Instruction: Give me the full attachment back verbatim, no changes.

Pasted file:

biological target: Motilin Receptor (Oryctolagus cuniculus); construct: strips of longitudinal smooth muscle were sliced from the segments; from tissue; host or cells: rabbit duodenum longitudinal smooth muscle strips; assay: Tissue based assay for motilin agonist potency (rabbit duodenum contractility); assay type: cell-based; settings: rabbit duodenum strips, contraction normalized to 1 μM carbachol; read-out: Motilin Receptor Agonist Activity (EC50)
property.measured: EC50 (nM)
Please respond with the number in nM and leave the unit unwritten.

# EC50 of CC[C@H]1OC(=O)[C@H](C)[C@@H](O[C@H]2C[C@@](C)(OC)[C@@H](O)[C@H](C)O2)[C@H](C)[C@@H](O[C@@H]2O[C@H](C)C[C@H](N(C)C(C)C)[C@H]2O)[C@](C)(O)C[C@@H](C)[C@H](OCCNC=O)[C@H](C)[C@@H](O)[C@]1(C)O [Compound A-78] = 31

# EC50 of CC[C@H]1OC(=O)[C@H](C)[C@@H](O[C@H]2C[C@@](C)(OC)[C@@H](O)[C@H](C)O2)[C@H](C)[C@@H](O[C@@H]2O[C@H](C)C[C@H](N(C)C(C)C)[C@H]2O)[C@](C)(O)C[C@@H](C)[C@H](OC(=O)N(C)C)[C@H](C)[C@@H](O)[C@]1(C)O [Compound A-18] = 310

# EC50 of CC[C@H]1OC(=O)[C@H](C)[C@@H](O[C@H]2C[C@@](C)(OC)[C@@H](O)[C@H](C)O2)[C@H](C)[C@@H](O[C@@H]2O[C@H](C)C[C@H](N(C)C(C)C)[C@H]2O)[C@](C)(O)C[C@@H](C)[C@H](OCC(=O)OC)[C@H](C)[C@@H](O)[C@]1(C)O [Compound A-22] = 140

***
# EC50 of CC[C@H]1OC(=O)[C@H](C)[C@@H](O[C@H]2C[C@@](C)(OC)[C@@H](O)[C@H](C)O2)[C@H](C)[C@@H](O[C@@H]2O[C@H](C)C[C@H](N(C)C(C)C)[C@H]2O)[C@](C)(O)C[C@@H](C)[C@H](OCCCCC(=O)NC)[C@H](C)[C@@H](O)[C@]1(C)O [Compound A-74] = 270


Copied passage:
biological target: Motilin Receptor (Oryctolagus cuniculus); construct: strips of longitudinal smooth muscle were sliced from the segments; from tissue; host or cells: rabbit duodenum longitudinal smooth muscle strips; assay: Tissue based assay for motilin agonist potency (rabbit duodenum contractility); assay type: cell-based; settings: rabbit duodenum strips, contraction normalized to 1 μM carbachol; read-out: Motilin Receptor Agonist Activity (EC50)
property.measured: EC50 (nM)
Please respond with the number in nM and leave the unit unwritten.

# EC50 of CC[C@H]1OC(=O)[C@H](C)[C@@H](O[C@H]2C[C@@](C)(OC)[C@@H](O)[C@H](C)O2)[C@H](C)[C@@H](O[C@@H]2O[C@H](C)C[C@H](N(C)C(C)C)[C@H]2O)[C@](C)(O)C[C@@H](C)[C@H](OCCNC=O)[C@H](C)[C@@H](O)[C@]1(C)O [Compound A-78] = 31

# EC50 of CC[C@H]1OC(=O)[C@H](C)[C@@H](O[C@H]2C[C@@](C)(OC)[C@@H](O)[C@H](C)O2)[C@H](C)[C@@H](O[C@@H]2O[C@H](C)C[C@H](N(C)C(C)C)[C@H]2O)[C@](C)(O)C[C@@H](C)[C@H](OC(=O)N(C)C)[C@H](C)[C@@H](O)[C@]1(C)O [Compound A-18] = 310

# EC50 of CC[C@H]1OC(=O)[C@H](C)[C@@H](O[C@H]2C[C@@](C)(OC)[C@@H](O)[C@H](C)O2)[C@H](C)[C@@H](O[C@@H]2O[C@H](C)C[C@H](N(C)C(C)C)[C@H]2O)[C@](C)(O)C[C@@H](C)[C@H](OCC(=O)OC)[C@H](C)[C@@H](O)[C@]1(C)O [Compound A-22] = 140

***
# EC50 of CC[C@H]1OC(=O)[C@H](C)[C@@H](O[C@H]2C[C@@](C)(OC)[C@@H](O)[C@H](C)O2)[C@H](C)[C@@H](O[C@@H]2O[C@H](C)C[C@H](N(C)C(C)C)[C@H]2O)[C@](C)(O)C[C@@H](C)[C@H](OCCCCC(=O)NC)[C@H](C)[C@@H](O)[C@]1(C)O [Compound A-74] = 270